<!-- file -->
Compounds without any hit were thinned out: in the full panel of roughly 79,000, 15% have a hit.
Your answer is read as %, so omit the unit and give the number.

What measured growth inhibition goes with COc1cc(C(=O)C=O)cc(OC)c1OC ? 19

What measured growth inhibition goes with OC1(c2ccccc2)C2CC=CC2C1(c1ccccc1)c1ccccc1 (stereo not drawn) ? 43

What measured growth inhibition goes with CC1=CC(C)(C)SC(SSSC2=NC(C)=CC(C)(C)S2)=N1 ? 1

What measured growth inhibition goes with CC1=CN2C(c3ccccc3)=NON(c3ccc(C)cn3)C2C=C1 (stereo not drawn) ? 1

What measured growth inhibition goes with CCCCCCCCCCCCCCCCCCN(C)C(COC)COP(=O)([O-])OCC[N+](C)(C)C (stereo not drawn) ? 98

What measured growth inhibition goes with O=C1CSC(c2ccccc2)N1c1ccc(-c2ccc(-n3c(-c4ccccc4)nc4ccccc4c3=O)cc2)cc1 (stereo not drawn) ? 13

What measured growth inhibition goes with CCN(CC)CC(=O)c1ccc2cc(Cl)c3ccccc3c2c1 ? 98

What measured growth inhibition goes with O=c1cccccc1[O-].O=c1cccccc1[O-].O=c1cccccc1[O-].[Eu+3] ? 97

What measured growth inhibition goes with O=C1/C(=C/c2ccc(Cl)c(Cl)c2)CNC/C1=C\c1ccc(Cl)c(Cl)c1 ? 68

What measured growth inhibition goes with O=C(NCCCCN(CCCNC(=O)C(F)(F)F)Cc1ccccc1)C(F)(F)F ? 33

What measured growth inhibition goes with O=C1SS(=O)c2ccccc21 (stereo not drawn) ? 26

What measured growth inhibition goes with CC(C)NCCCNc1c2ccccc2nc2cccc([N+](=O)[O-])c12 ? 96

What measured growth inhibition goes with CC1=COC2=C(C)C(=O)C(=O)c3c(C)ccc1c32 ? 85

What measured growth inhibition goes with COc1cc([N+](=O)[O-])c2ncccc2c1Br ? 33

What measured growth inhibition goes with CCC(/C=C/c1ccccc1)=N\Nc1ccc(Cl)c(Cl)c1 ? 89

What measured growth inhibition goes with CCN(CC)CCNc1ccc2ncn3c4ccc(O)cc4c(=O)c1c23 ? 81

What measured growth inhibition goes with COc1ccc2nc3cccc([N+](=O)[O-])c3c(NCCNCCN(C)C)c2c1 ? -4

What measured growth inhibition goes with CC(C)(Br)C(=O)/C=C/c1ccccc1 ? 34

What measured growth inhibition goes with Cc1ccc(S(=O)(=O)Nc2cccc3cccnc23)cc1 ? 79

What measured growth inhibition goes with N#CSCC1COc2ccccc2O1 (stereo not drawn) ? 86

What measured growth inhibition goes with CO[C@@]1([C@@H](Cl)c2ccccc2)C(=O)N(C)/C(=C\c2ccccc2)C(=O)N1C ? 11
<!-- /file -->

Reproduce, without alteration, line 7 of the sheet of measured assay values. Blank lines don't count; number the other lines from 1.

What measured growth inhibition goes with CCCCCCCCCCCCCCCCCCN(C)C(COC)COP(=O)([O-])OCC[N+](C)(C)C (stereo not drawn) ? 98